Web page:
Photographs from suffrage events in New York City in 1913. In the first, women march with signs, amongst a crowd of onlookers. In the second, a caravan prepares to drive northeast towards Boston, to spread the suffrage message. Notice the mention of equal pay for equal work, a labor right which we have yet to achieve, nearly a century later. Even today, working women still only earn a mere seventy-seven cents to every man’s dollar.
Like Susan B. Anthony before them, Alice Paul and Lucy Burns employed radical efforts in support of suffrage that, too, resulted in their imprisonment. The pair began picketing the White House in protest in 1917, and both were arrested that year. While enduring imprisonment, Paul and Burns organized hunger strikes in a show of resistance, and women continued to picket in Washington D.C. almost every day for two years, until the passage of the Nineteenth Amendment through Congress in June of 1919. The amendment was ratified, finally, by the requisite number of states in August of 1920, to affirm voting rights for all female citizens of legal age.
We can best celebrate the tireless efforts of our feminist foremothers by casting our votes with careful attention to and deliberate consideration for the future we hope to create not only for ourselves, but for our daughters, as well. Because, always, “Woman’s cause is man’s cause. They rise or fall together.”
Pleated skirts are a fall fashion favorite, with good reason: they’re irresistibly flirtatious, undeniably feminine, and, best of all, incredibly forgiving. Specifically, the strong structure of wide pleats, especially when met with high waistlines, serves to skim a fuller hip while simultaneously elongating and slimming the leg. Below, my figure-flattering suggestions, with bonus styling tips.
I own this Carry Parry pleated skirt in check-print, handwoven silk, and it is really remarkably beautiful. The knife-pleats provide the perfect amount of volume, the length is flirty but age-appropriate, and the pockets are such a brilliant, functional touch. It is so versatile and so easy to style that I’ve found myself wearing it nearly everywhere – on dinner dates, for drinks with friends, even to a few of the shows that I covered during fashion week – and its elicited compliments every time. Both the check-print, and this gorgeous purple version which I’m planning to purchase shortly, are available at discount in her online shop.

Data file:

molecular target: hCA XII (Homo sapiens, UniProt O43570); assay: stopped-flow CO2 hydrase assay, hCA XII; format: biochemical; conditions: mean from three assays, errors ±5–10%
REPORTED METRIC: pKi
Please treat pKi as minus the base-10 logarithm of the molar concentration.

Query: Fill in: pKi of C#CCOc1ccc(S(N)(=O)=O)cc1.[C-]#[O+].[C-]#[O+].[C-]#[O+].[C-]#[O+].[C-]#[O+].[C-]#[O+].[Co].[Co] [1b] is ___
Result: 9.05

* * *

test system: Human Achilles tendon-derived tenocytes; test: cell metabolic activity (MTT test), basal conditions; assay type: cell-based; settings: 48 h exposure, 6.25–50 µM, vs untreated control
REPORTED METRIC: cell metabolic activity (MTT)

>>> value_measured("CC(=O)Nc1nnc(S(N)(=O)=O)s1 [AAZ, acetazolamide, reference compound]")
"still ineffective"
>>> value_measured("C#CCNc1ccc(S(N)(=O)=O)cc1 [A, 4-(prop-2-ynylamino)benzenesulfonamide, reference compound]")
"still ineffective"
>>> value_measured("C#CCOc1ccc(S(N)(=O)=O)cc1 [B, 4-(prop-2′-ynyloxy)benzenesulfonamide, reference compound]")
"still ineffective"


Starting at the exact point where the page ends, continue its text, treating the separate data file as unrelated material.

This Halston Heritage skirt, which its rich hues and subtle, abstract pattern, is very fall/winter appropriate. Style with a slim-fitting black turtleneck, as shown in these photographs from the Neiman Marcus website, and a pair of classic, pointed-toe black booties.
Go for the gold this holiday season in Dice Kayek’s gorgeous pleated skirt with bold bow panel. Wear with a black, long-sleeved top, a pair of delicate, strappy sandals, and a structure handbag with gold chain strap, for a look that’s fashionably festive.
With its metallic thread detail and ribbon waist accent, this Milly skirt is certainly holiday-appropriate. But, it’ll just as easy dress down with aid from a fitted jean jacket and simple white silk blouse. Add brown, animal-skin pumps, an aged, brown leather envelope clutch, and you’ll be darling for day.
I love the idea of a pleated leather skirt for day. This version is daringly short, but conservative styling should help to offset its length. I’d pair it with pointed-toe flats, a sharp, structured blazer and white button-up blouse, and a wide-cuff gold watch.
Recently, while thumbing through vintage issues of Vogue at the FIT archives, I discovered an editorial series focusing on “A Day in The Life” of select women. For October of 1954, Mrs. A was profiled, whose preference for effortless, elegant separates style best reflects the quiet calm of the city suburbs. Below, Mrs. A models everything I’d want to wear while enjoying the gorgeous fall foliage during a weekend with family in Connecticut.